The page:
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If you could sum up Season of Suffering in three words, what would they be?
war as seen by "normal" people
What was one of the most memorable moments of Season of Suffering?
the love story is delicate and subtle. so needed these time
What does Sally Martin bring to the story that you wouldn’t experience if you just read the book?
the intimate feeling of a real life of a real person during these times
Any additional comments?
my father grew up in that area exactly in these Epoque. Although he died a year ago the book help me to bring back his memories.<br/>We are Jews living in Israel now. Most of the stories I hear are from the Jewish point of view. It's interesting for me to hear the same stories from the Catholic girl perspective
Story: Couldn't finish it, it was just too damn boring. I was looking for a little slice of life from a non-soldier perspective but not that small a piece. Literally, "I liked this boy down the way" stuff. Just everyday, ordinary stuff. There might have been something interesting in there somewhere but no way was I sacrificing another 3 hours of my life that I will never get back.
Performance: Bleach, total amateur.
Overall: If you dig rural farm girls in a non-pornographic setting, then maybe this is for you? But probably not...
This audio book was provided by the author, narrator, or publisher at no cost in exchange for an unbiased review.
I was provided this audiobook at no charge by the narrator in exchange for an unbiased review via Audiobook Boom.
This followed a teenage girl living in Nancy, France during the Second World War. It was quite interesting to see the War from a different perspective, that of the female view, but also that of day to day life. France during the Second World War is kind of a black hole with history, as it was under the control of Germany and the "puppet Vichy government". I find it quite remarkable that the people of Nancy were able to continue their every day life as if the war wasn't going on.
Any additional comments?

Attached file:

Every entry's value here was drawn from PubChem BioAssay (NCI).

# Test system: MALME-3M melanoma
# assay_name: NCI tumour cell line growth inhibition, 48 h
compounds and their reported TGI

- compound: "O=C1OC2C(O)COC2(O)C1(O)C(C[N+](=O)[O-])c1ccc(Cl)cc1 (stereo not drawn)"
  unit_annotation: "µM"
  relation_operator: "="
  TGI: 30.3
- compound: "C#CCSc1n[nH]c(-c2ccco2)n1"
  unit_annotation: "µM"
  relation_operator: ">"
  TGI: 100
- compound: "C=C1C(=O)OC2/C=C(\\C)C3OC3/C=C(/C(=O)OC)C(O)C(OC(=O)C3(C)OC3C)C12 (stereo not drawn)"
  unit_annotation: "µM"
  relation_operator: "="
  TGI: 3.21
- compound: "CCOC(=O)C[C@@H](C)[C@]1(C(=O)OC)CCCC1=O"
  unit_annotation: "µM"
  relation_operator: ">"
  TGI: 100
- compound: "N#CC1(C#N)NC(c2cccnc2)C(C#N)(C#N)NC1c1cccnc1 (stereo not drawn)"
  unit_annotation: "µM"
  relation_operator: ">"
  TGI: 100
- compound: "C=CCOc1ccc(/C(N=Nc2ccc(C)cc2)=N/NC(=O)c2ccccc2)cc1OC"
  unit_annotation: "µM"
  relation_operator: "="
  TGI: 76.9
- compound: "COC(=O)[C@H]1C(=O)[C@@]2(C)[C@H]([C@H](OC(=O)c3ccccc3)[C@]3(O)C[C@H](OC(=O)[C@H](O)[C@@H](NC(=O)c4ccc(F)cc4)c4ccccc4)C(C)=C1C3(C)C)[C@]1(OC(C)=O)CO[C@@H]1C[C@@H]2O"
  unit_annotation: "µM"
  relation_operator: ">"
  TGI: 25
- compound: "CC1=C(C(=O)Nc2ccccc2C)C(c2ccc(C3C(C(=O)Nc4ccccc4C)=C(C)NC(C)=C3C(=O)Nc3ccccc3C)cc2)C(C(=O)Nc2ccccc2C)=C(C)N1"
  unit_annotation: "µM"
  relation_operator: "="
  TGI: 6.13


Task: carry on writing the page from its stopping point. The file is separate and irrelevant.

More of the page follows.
As the Second World War sinks into the realms of ancient history , with very few now left who endured both it and the immediate aftermath, accounts like this one become ever more important. The military side of the action is well documented, not so much the experiences of the civilians who had to continue their daily lives as if nothing much had changed, whilst in reality, all that which was past and constant was gone forever.<br/><br/>These recollections of a young French girl, entering the the occupation days in her early teens, is especially poignant: old enough to remember how it was before the Germans came but still open to life's complexities and with a youthful hope for the future, her memories are clear and very moving and sometimes surprising. It cannot tell more than a tiny slice of what it was like to be caught up in the awfulness of wartime Europe. Everyone will have had different experiences, different stories to tell. But it is one piece in that huge jigsaw which can pass down through generations an awareness that the dry military facts can never give. Told with a simple naivety, I especially enjoyed her recollections of her childhood, the almost unchanging quality of that time sandwiched between World Wars One and Two, a time which was surely lost forever.<br/>The narrator, Sally Martin, is the perfect voice for the girl, reading with a clear, innocent voice in perfect synchronicity with the text, bringing her to life in a way that reading the written word might fail to do. The whole book is atmospheric, well written and moving.<br/><br/>I was fortunate in being gifted a copy of Season of Suffering by the rights holder, via Audiobook Boom. My thanks for that. I have read extensively about this traumatic period of the 20th century, having been born during the war, and have heard many stories, both from relatives and others, as well as in books, of what it was like to be living in England through it all. Everyone remembers different things. So good to have the first hand experiences of a young woman's memories of her life in France to add to the overall picture.<br/>A recommended read to everyone who is in anyway interested in people, wherever and whenever they might be.<br/>